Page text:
The 1968 Olympics Black Power salute was a political demonstration conducted by African-American athletes Tommie Smith and John Carlos during their medal ceremony at the 1968 Summer Olympics in the Olympic Stadium in Mexico City. After having won gold and bronze medals, respectively, in the 200-meter running event, they turned on the podium to face their flags, and to hear the American national anthem, “The Star-Spangled Banner”. Each athlete raised a black-gloved fist, and kept them raised until the anthem had finished. In addition, Smith, Carlos, and Australian silver medalist Peter Norman all wore human rights badges on their jackets. In his autobiography, Silent Gesture, Smith stated that the gesture was not a “Black Power” salute, but a “human rights salute”. The event is regarded as one of the most overtly political statements in the history of the modern Olympic Games.[1] On the morning of 16 October 1968,[2] US athlete Tommie Smith won the 200meter race with a world-record time of 19.83seconds. Australia’s Peter Norman finished second with a time of 20.06seconds, and the US’s John Carlos won third place with a time of 20.10seconds. After the race was completed, the three went to the podium for their medals to be presented by David Cecil, 6th Marquess of Exeter. The two US athletes received their medals shoeless, but wearing black socks, to represent black poverty.[3] Smith wore a black scarf around his neck to represent black pride, Carlos had his tracksuit top unzipped to show solidarity with all blue-collar workers in the US and wore a necklace of beads which he described “were for those individuals that were lynched, or killed and that no-one said a prayer for, that were hung and tarred. It was for those thrown off the side of the boats in the Middle Passage.”[4] All three athletes wore Olympic Project for Human Rights (OPHR) badges after Norman, a critic of Australia’s former White Australia Policy, expressed empathy with their ideals.[5] Sociologist Harry Edwards, the founder of the OPHR, had urged black athletes to boycott the games; reportedly, the actions of Smith and Carlos on 16 October 1968[2] were inspired by Edwards’s arguments.[6] The famous picture of the event was taken by photographer John Dominis.[7] Both US athletes intended to bring black gloves to the event, but Carlos forgot his, leaving them in the Olympic Village. It was Peter Norman who suggested Carlos wear Smith’s left-handed glove. For this reason, Carlos raised his left hand as opposed to his right, differing from the traditional Black Power salute.[8] When The Star-Spangled Banner played, Smith and Carlos delivered the salute with heads bowed, a gesture which became front page news around the world. As they left the podium they were booed by the crowd.[9] Smith later said, “If I win, I am American, not a black American. But if I did something bad, then they would say I am a Negro. We are black and we are proud of being black. Black America will understand what we did tonight.”[3] International Olympic Committee (IOC) president Avery Brundage deemed it to be a domestic political statement unfit for the apolitical, international forum the Olympic Games were intended to be. In response to their actions, he ordered Smith and Carlos suspended from the US team and banned from the Olympic Village. When the US Olympic Committee refused, Brundage threatened to ban the entire US track team. This threat led to the expulsion of the two athletes from the Games.[10] A spokesman for the IOC said Smith and Carlos’s actions were “a deliberate and violent breach of the fundamental principles of the Olympic spirit.”[3] Brundage, who was president of the United States Olympic Committee in 1936, had made no objections against Nazi salutes during the Berlin Olympics. He argued that the Nazi salute, being a national salute at the time, was acceptable in a competition of nations, while the athletes’ salute was not of a nation and therefore unacceptable.[11] Brundage had been accused of being one of the United States’ most prominent Nazi sympathisers even after the outbreak of the Second World War,[12][13] and his removal as president of the IOC had been one of the three stated objectives of the Olympic Project for Human Rights.[14] In 2013, the official IOC website stated that “Over and above winning medals, the black American athletes made names for themselves by an act of racial protest.”[15] Smith and Carlos were largely ostracized by the US sporting establishment and they were subject to criticism. Time magazine on 25 October 1968 wrote: “‘Faster, Higher, Stronger’ is the motto of the Olympic Games. ‘Angrier, nastier, uglier’ better describes the scene in Mexico City last week.”[16][17] Back home, both Smith and Carlos were subject to abuse and they and their families received death threats.[18] Smith continued in athletics, playing in the NFL with the Cincinnati Bengals[19] before becoming an assistant professor of physical education at Oberlin College. In 1995, he helped coach the US team at the World Indoor Championships at Barcelona. In 1999 he was awarded the California Black Sportsman of the Millennium Award. He is now a public speaker. Carlos’ career followed a similar path. He tied the 100yard dash world record the following year. Carlos also tried professional football, was a 15th round selection in the 1970 NFL Draft, but a knee injury curtailed his tryout with the Philadelphia Eagles.[20] He then went on to the Canadian Football League where he played one season for the Montreal Alouettes.[21] He fell upon hard times in the late 1970s. In 1977, his ex-wife committed suicide, leading him to a period of depression.[22] In 1982, Carlos was employed by the Organizing Committee for the 1984 Summer Olympics in Los Angeles to promote the games and act as liaison with the city’s black community. In 1985, he became a track and field coach at Palm Springs High School. As of 2012, Carlos works as a counselor at the school.[23] Smith and Carlos received an Arthur Ashe Courage Award at the 2008 ESPY Awards honoring their action.[24] Norman, who was sympathetic to his competitors’ protest, was cautioned by Chef de Mission Julius Patching and criticized by conservatives in the Australian media.[25] He was not picked for the 1972 Summer Olympics, despite having qualified 13 times over.[8] In fact, Australia did not send any male sprinters at all to the 1972 Olympics for the first time since the modern Olympics began in 1896.[26] When Norman died in 2006, Smith and Carlos were pallbearers at his funeral.[27] Australian officials say they supported Norman at the 1968 games, did not punish him, and always regarded him as “one of our finest Olympians”.[28] Norman represented Australia at the 1970 Commonwealth Games and suffered from a knee injury prior to the 1972 Olympics which severely affected his performance.[29] Wayne Collett and Vincent Matthews were banned from the Olympics after they staged a similar protest at the 1972 games in Munich.[30] The 2008 Sydney Film Festival featured a documentary about the protest entitled Salute. The film was written, directed and produced by Matt Norman, a nephew of Peter Norman.[31] On 9 July 2008, BBC Four broadcast a documentary, Black Power Salute, by Geoff Small, about the protest. In an article, Small noted that the athletes of the British team attending the 2008 Olympics in Beijing had been asked to sign gagging clauses which would have restricted their right to make political statements but that they had refused.[32] In a 2011 speech to the University of Guelph, Akaash Maharaj, a member of the Canadian Olympic Committee and head of Canada’s Olympic equestrian team, said, “In that moment, Tommie Smith, Peter Norman, and John Carlos became the living embodiments of Olympic idealism. Ever since, they have been inspirations to generations of athletes like myself, who can only aspire to their example of putting principle before personal interest. It was their misfortune to be far greater human beings than the leaders of the IOC of the day.”[33] In 2016, the newly built National Museum of African American History and Culture in Washington, DC also features a statue to honor the athletes’ tribute. In 2005, San Jose State University honored former students Smith and Carlos with a 22-foot high statue of their protest titled Victory Salute, created by artist Rigo 23.[34] A student, Erik Grotz, initiated the project; “One of my professors was talking about unsung heroes and he mentioned Tommie Smith and John Carlos. He said these men had done a courageous thing to advance civil rights, and, yet, they had never been honored by their own school.” The statues are located in a central part of the campus at 372008N 1215257W / 37.335495N 121.882556W / 37.335495; -121.882556 (Olympic Black Power Statue), next to Robert D. Clark Hall and Tower Hall. Those who come to view the statue are allowed to participate by standing on the monument. Peter Norman is not included in the monument so viewers can be in his place; there is a plaque in the empty spot inviting those to “Take a Stand.” Norman requested that his space was left empty so visitors could stand in his place and feel what he felt.[35] The bronze figures are shoeless but there are two shoes included at the base of the monument. The right shoe, a bronze, blue Puma, is next to Carlos; while the left shoe is placed behind Smith. The signature of the artist is on the back of Smith’s shoe, and the year 2005 is on Carlos’s shoe. The faces of the statues are realistic and emotional. “The statue is made of fiberglass stretched over steel supports with an exoskeleton of ceramic tiles.”[36] Rigo 23 used 3D scanning technology and computer-assisted virtual imaging to take full-body scans of the men. Their track pants and jackets are a mosaic of dark blue ceramic tiles while the stripes of the track suits are detailed in red and white. In January 2007, History San Jose opened a new exhibit called Speed City: From Civil Rights to Black Power, covering the San Jose State athletic program “from which many student athletes became globally recognized figures as the Civil Rights and Black Power movements reshaped American society.”[37] In Australia, an airbrush mural of the trio on podium was painted in 2000 in the inner-city suburb of Newtown in Sydney. Silvio Offria, who allowed the mural to be painted on his house in Leamington Lane by an artist known only as “Donald,” said that Norman, a short time before he died in 2006, came to see the mural. “He came and had his photo taken; he was very happy,” he said.[38] The monochrome tribute, captioned “THREE PROUD PEOPLE MEXICO 68,” was under threat of demolition in 2010 to make way for a rail tunnel[38] but is now listed as an item of heritage significance.[39] In the historically African-American neighborhood of West Oakland, California there was a large mural depicting Smith and Carlos on the corner of 12th Street and Mandela Parkway. Above the life-sized depictions read “Born with insight, raised with a fist” (Rage Against the Machine lyrics); previously it read “It only takes a pair of gloves.”[40] In early February 2015, the mural was razed.[41] The private lot was once a gas station, and the mural was on the outside wall of an abandoned building or shed. The owner wanted to pay respect to the men and the moment but also wanted a mural to prevent tagging. The State was monitoring water contamination levels at this site; the testing became within normal levels so the state ordered the removal of the tanks, testing equipment, and demolition of the shed.[42] The song “Mr. John Carlos” by the Swedish group Nationalteatern on their 1974 album Livet r en fest is about the event and its aftermath. Rage Against the Machine used a cropped photo of the salute on the cover art for the “Testify” single (2000). The cover art for the single “HiiiPoWeR” (2011) by American rapper Kendrick Lamar features a cropped photo of the salute. In the song “The Man” (2014) by Aloe Blacc at the end in the right corner can be seen two men standing giving the Black Power Salute.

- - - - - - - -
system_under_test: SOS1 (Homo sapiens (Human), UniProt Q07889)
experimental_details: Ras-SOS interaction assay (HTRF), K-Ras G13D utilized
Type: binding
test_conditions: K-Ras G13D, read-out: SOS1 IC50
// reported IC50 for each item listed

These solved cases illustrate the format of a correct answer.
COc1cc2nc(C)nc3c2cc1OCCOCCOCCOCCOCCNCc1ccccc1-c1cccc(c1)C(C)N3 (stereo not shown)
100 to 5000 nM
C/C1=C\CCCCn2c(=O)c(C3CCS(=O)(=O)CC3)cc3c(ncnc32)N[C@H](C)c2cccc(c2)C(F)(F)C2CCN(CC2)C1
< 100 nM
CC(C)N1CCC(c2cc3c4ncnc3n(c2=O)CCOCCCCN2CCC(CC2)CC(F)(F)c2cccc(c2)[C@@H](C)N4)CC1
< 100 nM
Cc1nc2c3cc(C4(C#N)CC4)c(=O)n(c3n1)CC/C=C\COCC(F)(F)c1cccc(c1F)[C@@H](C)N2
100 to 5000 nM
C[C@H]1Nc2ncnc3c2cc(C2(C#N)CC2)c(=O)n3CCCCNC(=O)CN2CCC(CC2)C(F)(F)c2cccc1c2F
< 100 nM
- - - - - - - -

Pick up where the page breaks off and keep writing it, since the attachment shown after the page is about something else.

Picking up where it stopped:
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July 28, 2017   Posted in: Black Power  Comments Closed